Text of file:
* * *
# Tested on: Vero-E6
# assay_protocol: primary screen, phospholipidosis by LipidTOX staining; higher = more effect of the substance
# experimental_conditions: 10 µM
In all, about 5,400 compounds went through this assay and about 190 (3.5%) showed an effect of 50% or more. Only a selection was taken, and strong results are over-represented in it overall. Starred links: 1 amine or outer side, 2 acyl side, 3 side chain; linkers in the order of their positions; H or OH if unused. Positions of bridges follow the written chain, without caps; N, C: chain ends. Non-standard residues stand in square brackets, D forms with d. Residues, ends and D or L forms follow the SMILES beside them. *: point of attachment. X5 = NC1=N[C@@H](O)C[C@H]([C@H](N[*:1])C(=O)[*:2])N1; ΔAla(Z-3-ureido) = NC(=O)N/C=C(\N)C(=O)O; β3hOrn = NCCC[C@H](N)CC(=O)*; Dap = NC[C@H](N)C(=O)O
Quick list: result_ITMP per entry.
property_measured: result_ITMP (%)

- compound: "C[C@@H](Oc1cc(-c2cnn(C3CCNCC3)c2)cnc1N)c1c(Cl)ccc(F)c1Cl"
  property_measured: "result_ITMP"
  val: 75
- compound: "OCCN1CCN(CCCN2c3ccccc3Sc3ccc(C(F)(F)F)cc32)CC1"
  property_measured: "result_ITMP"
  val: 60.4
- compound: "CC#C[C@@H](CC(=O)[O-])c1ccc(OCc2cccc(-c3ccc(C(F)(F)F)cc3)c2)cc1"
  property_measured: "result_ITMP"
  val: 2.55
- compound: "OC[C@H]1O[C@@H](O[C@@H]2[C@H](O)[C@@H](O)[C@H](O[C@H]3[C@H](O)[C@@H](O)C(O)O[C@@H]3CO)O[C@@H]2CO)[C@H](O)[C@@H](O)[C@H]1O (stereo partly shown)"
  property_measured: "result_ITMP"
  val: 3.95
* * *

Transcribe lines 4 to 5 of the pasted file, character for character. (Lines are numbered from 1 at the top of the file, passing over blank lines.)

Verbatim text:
In all, about 5,400 compounds went through this assay and about 190 (3.5%) showed an effect of 50% or more. Only a selection was taken, and strong results are over-represented in it overall. Starred links: 1 amine or outer side, 2 acyl side, 3 side chain; linkers in the order of their positions; H or OH if unused. Positions of bridges follow the written chain, without caps; N, C: chain ends. Non-standard residues stand in square brackets, D forms with d. Residues, ends and D or L forms follow the SMILES beside them. *: point of attachment. X5 = NC1=N[C@@H](O)C[C@H]([C@H](N[*:1])C(=O)[*:2])N1; ΔAla(Z-3-ureido) = NC(=O)N/C=C(\N)C(=O)O; β3hOrn = NCCC[C@H](N)CC(=O)*; Dap = NC[C@H](N)C(=O)O
Quick list: result_ITMP per entry.